to overcome habitual constipation per?
manently. Its iierfcc! freedom from
every objectionable quality and sub?
stance, and its acting on the kidneys,
liver ami bow.-;-., without weakening
or irritating them, make it the ideal
In the pro e . f manufacturing ti;rs
arc used, us tli nrc pleasant to lite
taste, but the nal qualitiesdf the
remedy are nbta ncd from senna and
?ther aromatic plants, l>.v a method
known t.> the California Fig Svnup
'o. only. In order to gvt its- beneficial
fleets and to avoid Imitations, please
cmcmbcr the fu I name of the Company
irintcd on the front of ovcry package,
o. r..te ??> all Uniugists - I'rlcc ^e. per bottle
sryono Who Has Used Paine's
Celery Compound Praises it.
Every nervous person drags down the
health of the other members of the
family'?nervousness Is contagious.
This season of the year llnds women
tired beyond belief.
Their nerves have suffer" d. They
are neither good company for them?
selves nor for their friends.
Those who are wise are taking the
most responsible of .ill spring remedies,
are getting back their nervous vigor,
their proper wi Ight, and healthy color,
following the advlc? of eminent physi?
cians everywhere, they are taking
Paine's celery compound.
??\\"e are never without Paine's celery
compound in our home," tay. Mrs. Ro?
bert Osborn, who figures m i promi?
nently, perhaps, than any other woman
in the social world of New Vork <"ity
to-day. "We believe it to 1" the n ?.*'?
wonderful nerve invigorator obtainable.
1 especially recommend it to so lety
wenan, fatigued by the many demands
of the social season Just closed, and to
tired and nervous professional mli ri i'iid
women who have ye! many \vei !: Of
labor before their vacations. 1 am c n
vlnced that Paine's ci lory c imp utid is
by far the best spring remedy a hard?
working person can take."
Mrs. < "shorn bas always been distin?
guished in society for the beauty of her
costumes. No one knows the opinions
ami habits of women or ample means
and opportunities better than she. She
.?ays that her friends who always Insist
on having the i>'st. will have nothing
to d> with any remedy but Palne'o
e >lery compound. And this is not sur?
prising whe n tine stops to consider the
th lusands of letters that are constantly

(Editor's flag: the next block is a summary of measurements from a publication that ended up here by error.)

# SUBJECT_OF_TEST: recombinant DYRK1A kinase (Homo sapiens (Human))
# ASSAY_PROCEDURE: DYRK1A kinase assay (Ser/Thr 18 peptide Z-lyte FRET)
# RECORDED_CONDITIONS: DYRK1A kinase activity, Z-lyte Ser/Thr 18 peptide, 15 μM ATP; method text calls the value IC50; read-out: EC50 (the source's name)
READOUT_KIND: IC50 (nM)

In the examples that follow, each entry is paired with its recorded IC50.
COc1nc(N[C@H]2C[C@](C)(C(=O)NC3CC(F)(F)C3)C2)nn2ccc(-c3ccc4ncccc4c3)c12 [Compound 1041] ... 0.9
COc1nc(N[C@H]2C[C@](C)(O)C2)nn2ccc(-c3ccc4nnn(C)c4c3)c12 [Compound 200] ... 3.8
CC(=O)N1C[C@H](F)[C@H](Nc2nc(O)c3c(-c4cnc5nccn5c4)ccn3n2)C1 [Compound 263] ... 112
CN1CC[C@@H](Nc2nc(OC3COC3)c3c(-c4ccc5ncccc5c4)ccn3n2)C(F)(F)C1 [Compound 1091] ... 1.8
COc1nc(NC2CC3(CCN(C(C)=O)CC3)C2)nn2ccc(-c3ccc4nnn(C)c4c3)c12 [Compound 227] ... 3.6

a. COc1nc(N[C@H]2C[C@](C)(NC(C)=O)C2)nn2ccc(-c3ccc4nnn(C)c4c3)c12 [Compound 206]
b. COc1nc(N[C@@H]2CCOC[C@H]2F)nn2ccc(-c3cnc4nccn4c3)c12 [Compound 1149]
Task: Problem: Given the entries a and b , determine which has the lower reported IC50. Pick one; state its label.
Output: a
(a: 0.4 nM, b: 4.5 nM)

being recclvi d by the proprietors of
this great remedy, and by newspapers
and medical Journals, as well as from
men nnd women In every walk of life,
all telling one experience: the Immedi?
ate relief and perfect cure effected by
The besl physicians openly Indorse
and recommend Paine's celery com?
pound, authorizing Hie public, use of
i ?? .' statement.! that Panic's celery
compound, In case after e;ir-.>, cures
iii tiinatlsm and kindred diseases, pu?
rl II the blood, regulates the stomach,
liver, bowel? and kidneys, and rejuve?
nate: t.e tagged-out oi diseased ncr
vo\ti system when everything else falls.
Catchy .ni l nttra Itlvo novel; . .. of th,- hiebest order Just received ami vet that,
rieh blending an i c unblnatl i ? ; ? u ii will appeal lotbeg oj t;i- ?? ,,r ? i,..
" o-' M-1-?? i -1 ,.i i-?r~,-1-. . I J ,? ? '. .> ,1 :
not to be excelled, whilst thosi at
shown for the price. Those at {7 ." '. $1
the r ? In i: pi du
i We hiivu ever
2?-lnch, twil silk, steel rod, close roll, black, brown, navy. red. green, for rain
or sun, colors perfectly fast, Pi nccss handles, clubs, cr ok- &?>?. Th ?? ar guaran?
teed. We will show them with ideasure, whether you wish to buy or not.
Warehouses ond Stores,
Monday, May 1, g
Of .1 small lot of Light Hand Trucks, 13
for Grocery. Dry Goods Stores Kes- ^?
idences, &c; Good value ;ii $3.111). ^5
Special price until sold,
m SUPPLY 00., 1
^ Implements, Fertilizers, Foultry Supplies 3?
r: <?i?<s 40 itmox 3
j| McD. L. WKENN. PrcsiJont. E. C. GUNTHER, Treasurer ^2
^ GEO. B. TODD. Manager. 13
The Word
Why has this word lost
its dignity and true mean-,
ing in many stores ? Its
because the word is used
in connection with state?
ments and assertions with?
out ai y proqf or substan?
tial tiuihfiil foundations
We merely reiterate our
former statements when
we advertise a "bargain" I
that it is a "bargain"?a
truth?not a crowd stir?
ring prevarication. Of ;j
course stating this isn't
proving it?hence we ?f?
ter a proof?the response ji
and testimony of a mul- ;
titude of buyers.
Friday, May 12th,
200 large size hem?
med Quilts will go
on sale at 82c. each.
Worth $1.25. Only
one to a buyer.
This is a
206 Hain Street,
Academy of Husic. j
FRIDAY, 12th.
The BOCOnd Invoice of the best Umbrella
ever offered in the city, you remember for
59c You can ace then? '.n tho west win?
dow. Coma early.
Something to say about other Roods?
New Parasols, New Sun Umbrellas, Beau?
tiful Uno of Belts anil liuckh-s.
All Kin.Is of Wash Good:;, Long Cloth,
I- yards in piece, I'Sc.
No 336 Main Street,
New phone 857. OLD STAND.
The following are the most fash?
ionable yachts, and we have received
a full supply of them.
?In Walking Hats?
We will exhibit the latest styles in
Trimmed Hats. They are beauties.
10S2 C Ii t.? ?? o I? St.
K.,v it \. r Butter, 1 lb. prints.21c.
Oood Mlgln Butt.r. 1 lb. prints. .age.
i 'm. t .tin Hutter .Z2c.
On"? ? anffl lb. rolls. 18c. or 3 for.BOo.
Oood Cooking.loc
61 and C3 New Market Place.
& m
Fe^istcre.l PliyilcUl
Privat, sanitarium
of n kii i cptitc. Veg?
etable Lutnp'.inid for
ftra.iio complaints
tl.00. Lilly Whlta
Begitlatlve P Its Vi.
Wives without chil?
dren consult mc.
H.03 E. Biltlmoro St..
Baltimore. Aid.